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MOL to Invest in Host of Green Projects

Japanese shipping company Mitsui O.S.K. Lines (MOL) has announced its plan to issue “Sustainability Bonds” for the financing of a series of green projects.

Available on Japan’s domestic market from July 2019, the bonds will help MOL to protect and improve the environment, as well supporting a number of initiatives focused on social issues.

According to the shipper’s “Rolling Plan 2019”, goals of future projects include the development of environment and emission-free businesses into core businesses and to “promote initiatives for (the) United Nations’ Sustainable Development Goals (SDGs)”.

Bryan Comer examines the path towards zero-emission shipping in a recent Port Technology technical paper

MOL has also emphasized that stricter environmental regulations create opportunities for new businesses, allowing it to diversify its portfolio while addressing new challenges in technical innovation.

With the funding provided by the bonds offering, MOL will continue to invest in its Magsaysay Maritime Academy in the Philippines, a facility that trains students and enables them to start working immediately.

Supported by practice facilities and simulators that closely replicate the environment of an actual vessel, MOL can develop highly competent seafarers that meet the highest standards of safe operations.

Another programme that will receive attention is MOL’s “Workplace Reforms Project”, which aims to “change employees’ consciousness and approach to work itself” by realizing workplace reforms in combination with new personnel systems and advanced IT tools.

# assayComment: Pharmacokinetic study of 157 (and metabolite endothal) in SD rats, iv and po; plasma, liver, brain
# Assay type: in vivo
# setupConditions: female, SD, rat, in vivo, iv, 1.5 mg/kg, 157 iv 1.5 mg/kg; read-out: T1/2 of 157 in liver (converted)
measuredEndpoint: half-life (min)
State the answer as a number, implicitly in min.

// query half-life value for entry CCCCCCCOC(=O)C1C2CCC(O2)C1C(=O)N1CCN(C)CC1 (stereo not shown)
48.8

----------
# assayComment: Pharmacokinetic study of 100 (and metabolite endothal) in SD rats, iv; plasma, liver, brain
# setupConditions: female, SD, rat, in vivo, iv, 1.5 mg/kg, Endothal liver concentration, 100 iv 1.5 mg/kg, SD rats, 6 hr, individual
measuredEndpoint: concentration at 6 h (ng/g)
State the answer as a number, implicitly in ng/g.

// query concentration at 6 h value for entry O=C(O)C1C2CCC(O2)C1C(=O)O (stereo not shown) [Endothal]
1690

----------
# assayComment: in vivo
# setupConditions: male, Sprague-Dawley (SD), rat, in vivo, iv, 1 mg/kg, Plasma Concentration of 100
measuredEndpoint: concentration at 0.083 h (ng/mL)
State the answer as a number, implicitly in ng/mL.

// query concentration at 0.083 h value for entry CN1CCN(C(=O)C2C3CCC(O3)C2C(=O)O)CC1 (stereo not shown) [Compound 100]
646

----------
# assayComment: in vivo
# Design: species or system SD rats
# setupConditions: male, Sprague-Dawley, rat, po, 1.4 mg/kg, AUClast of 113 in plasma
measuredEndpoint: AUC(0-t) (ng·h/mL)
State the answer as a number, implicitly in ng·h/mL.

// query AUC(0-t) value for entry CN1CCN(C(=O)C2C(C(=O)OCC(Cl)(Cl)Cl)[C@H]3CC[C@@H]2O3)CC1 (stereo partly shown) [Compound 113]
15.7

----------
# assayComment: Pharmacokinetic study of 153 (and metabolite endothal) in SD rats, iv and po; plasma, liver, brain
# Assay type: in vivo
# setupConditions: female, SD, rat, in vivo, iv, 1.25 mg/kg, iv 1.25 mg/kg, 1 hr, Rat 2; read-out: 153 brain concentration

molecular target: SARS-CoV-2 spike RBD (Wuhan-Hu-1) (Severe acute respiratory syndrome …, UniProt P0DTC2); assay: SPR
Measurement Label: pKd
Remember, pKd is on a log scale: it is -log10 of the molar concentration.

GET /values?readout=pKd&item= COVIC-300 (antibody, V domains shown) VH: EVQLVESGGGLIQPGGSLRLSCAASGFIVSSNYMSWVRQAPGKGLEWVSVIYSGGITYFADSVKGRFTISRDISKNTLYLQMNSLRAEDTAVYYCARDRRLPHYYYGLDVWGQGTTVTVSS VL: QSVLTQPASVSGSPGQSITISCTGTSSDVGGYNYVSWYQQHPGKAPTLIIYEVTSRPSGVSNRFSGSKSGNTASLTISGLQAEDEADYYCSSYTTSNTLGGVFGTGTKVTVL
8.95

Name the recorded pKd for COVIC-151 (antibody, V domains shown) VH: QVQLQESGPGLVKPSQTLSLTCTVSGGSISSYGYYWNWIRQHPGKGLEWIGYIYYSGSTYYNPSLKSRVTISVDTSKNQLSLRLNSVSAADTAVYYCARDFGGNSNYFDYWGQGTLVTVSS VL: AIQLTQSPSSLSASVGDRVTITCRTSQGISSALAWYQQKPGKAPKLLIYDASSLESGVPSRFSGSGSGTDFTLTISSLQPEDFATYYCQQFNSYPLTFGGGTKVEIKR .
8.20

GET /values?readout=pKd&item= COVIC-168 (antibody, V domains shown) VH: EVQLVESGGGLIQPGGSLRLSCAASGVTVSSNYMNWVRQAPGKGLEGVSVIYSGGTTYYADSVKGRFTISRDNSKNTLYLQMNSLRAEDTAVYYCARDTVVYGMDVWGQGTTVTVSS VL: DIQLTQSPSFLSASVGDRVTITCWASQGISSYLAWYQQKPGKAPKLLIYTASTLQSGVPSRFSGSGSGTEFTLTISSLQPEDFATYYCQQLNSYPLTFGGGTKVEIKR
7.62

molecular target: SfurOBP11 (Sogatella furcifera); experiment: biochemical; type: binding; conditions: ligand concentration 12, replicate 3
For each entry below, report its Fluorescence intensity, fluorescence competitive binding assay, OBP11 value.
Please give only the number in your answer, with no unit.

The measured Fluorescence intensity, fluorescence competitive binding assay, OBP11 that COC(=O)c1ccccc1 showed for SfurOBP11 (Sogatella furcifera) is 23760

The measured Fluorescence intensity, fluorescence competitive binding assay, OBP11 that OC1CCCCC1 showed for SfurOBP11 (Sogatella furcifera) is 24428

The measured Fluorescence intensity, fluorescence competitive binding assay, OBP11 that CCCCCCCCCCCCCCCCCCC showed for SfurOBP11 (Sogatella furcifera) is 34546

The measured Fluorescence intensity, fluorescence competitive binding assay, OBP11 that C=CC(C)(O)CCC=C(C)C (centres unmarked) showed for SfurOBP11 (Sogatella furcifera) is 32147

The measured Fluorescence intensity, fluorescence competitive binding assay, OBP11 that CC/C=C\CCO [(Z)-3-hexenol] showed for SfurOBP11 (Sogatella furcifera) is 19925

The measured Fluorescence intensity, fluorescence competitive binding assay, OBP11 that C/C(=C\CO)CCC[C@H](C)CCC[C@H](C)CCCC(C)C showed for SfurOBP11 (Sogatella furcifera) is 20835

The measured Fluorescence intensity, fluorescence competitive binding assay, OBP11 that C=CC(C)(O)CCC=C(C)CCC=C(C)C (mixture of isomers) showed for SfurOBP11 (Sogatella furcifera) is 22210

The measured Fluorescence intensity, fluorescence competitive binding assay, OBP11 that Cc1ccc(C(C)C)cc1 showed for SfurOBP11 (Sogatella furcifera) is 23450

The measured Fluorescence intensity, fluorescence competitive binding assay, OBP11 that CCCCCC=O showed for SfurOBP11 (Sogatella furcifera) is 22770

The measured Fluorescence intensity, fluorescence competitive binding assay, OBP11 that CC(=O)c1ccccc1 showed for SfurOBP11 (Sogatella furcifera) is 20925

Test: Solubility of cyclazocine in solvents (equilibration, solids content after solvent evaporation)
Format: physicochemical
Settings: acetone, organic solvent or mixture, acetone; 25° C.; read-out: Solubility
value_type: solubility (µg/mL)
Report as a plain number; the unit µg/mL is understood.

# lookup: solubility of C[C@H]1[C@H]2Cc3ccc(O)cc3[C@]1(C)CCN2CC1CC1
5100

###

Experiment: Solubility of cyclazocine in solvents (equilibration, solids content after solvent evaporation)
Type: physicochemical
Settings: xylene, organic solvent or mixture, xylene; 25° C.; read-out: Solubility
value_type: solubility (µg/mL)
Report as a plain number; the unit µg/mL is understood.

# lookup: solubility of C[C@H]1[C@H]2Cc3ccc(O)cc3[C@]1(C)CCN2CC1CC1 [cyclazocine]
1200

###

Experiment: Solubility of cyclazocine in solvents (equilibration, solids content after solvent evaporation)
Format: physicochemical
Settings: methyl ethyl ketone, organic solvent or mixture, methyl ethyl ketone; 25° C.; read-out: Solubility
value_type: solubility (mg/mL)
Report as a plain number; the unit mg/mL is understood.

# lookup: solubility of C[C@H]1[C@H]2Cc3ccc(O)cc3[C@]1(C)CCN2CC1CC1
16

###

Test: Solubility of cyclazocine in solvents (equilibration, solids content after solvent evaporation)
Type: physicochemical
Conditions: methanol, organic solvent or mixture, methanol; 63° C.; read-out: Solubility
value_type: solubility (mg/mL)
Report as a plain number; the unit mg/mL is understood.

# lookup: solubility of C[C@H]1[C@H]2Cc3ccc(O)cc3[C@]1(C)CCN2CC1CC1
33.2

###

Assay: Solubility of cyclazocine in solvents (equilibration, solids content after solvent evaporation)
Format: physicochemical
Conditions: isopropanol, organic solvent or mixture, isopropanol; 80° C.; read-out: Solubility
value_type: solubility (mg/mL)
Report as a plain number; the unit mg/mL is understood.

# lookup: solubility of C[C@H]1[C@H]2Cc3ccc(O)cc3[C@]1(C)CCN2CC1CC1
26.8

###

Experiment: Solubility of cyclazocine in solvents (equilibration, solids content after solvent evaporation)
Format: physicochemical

Working in partnership with MOL Coastal Shipping, the project focuses on mooring ropes that connect vessels to piers and other port facilities… #PTIDaily #Ports #Safety#Mooringhttps://t.co/uH49r1gyXI— Port Technology (PTI) (@PortTechnology) March 12, 2019

In addition to this, funds will be used to develop environmentally friendly solutions such as a ballast water treatment system – which protects marine biodiversity by reducing the transboundary movement of microbes and bacteria contained in ballast water – and a sulphur oxide scrubber.

As many as 142 MOL-owned vessels are currently equipped with ballast water systems, while the sulphur oxide scrubber will help the company to meet the International Maritime Organization’s (IMO) 2020 regulations.

Finally, MOL plans to invest in more vessels fuelled by liquefied natural gas (LNG), which would virtually eliminate sulphur oxide emissions and result in lower emissions of other greenhouse gases (GHGs).

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